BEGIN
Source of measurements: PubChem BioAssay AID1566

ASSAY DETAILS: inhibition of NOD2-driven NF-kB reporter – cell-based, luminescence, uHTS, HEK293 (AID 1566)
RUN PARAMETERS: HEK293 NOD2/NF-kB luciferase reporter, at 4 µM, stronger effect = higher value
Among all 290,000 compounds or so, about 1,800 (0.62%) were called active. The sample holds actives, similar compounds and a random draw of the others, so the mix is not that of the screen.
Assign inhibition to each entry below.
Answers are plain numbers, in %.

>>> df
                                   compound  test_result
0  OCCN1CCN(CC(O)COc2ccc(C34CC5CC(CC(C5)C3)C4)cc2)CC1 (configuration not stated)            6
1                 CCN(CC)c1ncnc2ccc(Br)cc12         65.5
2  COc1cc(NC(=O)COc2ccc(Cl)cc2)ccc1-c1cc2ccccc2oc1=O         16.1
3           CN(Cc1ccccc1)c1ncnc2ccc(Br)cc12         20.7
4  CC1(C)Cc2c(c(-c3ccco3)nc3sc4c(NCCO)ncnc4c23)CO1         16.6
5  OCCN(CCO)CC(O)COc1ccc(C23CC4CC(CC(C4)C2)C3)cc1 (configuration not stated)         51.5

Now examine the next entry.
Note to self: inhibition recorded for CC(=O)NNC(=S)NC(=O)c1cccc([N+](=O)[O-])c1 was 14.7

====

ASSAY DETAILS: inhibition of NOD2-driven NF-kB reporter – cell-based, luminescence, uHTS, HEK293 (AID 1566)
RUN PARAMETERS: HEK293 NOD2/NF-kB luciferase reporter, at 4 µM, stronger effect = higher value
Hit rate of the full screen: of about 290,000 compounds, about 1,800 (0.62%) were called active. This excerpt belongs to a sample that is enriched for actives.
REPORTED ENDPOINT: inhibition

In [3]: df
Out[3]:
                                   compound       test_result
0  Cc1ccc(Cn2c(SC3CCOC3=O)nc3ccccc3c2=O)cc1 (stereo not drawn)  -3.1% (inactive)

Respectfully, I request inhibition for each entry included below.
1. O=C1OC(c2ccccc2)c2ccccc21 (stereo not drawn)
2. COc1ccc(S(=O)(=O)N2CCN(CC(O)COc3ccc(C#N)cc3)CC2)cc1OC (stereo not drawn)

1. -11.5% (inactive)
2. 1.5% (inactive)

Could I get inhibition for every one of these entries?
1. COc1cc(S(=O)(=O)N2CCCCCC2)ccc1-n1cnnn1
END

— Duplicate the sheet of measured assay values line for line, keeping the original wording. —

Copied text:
Source of measurements: PubChem BioAssay AID1566

ASSAY DETAILS: inhibition of NOD2-driven NF-kB reporter – cell-based, luminescence, uHTS, HEK293 (AID 1566)
RUN PARAMETERS: HEK293 NOD2/NF-kB luciferase reporter, at 4 µM, stronger effect = higher value
Among all 290,000 compounds or so, about 1,800 (0.62%) were called active. The sample holds actives, similar compounds and a random draw of the others, so the mix is not that of the screen.
Assign inhibition to each entry below.
Answers are plain numbers, in %.

>>> df
                                   compound  test_result
0  OCCN1CCN(CC(O)COc2ccc(C34CC5CC(CC(C5)C3)C4)cc2)CC1 (configuration not stated)            6
1                 CCN(CC)c1ncnc2ccc(Br)cc12         65.5
2  COc1cc(NC(=O)COc2ccc(Cl)cc2)ccc1-c1cc2ccccc2oc1=O         16.1
3           CN(Cc1ccccc1)c1ncnc2ccc(Br)cc12         20.7
4  CC1(C)Cc2c(c(-c3ccco3)nc3sc4c(NCCO)ncnc4c23)CO1         16.6
5  OCCN(CCO)CC(O)COc1ccc(C23CC4CC(CC(C4)C2)C3)cc1 (configuration not stated)         51.5

Now examine the next entry.
Note to self: inhibition recorded for CC(=O)NNC(=S)NC(=O)c1cccc([N+](=O)[O-])c1 was 14.7

====

ASSAY DETAILS: inhibition of NOD2-driven NF-kB reporter – cell-based, luminescence, uHTS, HEK293 (AID 1566)
RUN PARAMETERS: HEK293 NOD2/NF-kB luciferase reporter, at 4 µM, stronger effect = higher value
Hit rate of the full screen: of about 290,000 compounds, about 1,800 (0.62%) were called active. This excerpt belongs to a sample that is enriched for actives.
REPORTED ENDPOINT: inhibition

In [3]: df
Out[3]:
                                   compound       test_result
0  Cc1ccc(Cn2c(SC3CCOC3=O)nc3ccccc3c2=O)cc1 (stereo not drawn)  -3.1% (inactive)

Respectfully, I request inhibition for each entry included below.
1. O=C1OC(c2ccccc2)c2ccccc21 (stereo not drawn)
2. COc1ccc(S(=O)(=O)N2CCN(CC(O)COc3ccc(C#N)cc3)CC2)cc1OC (stereo not drawn)

1. -11.5% (inactive)
2. 1.5% (inactive)

Could I get inhibition for every one of these entries?
1. COc1cc(S(=O)(=O)N2CCCCCC2)ccc1-n1cnnn1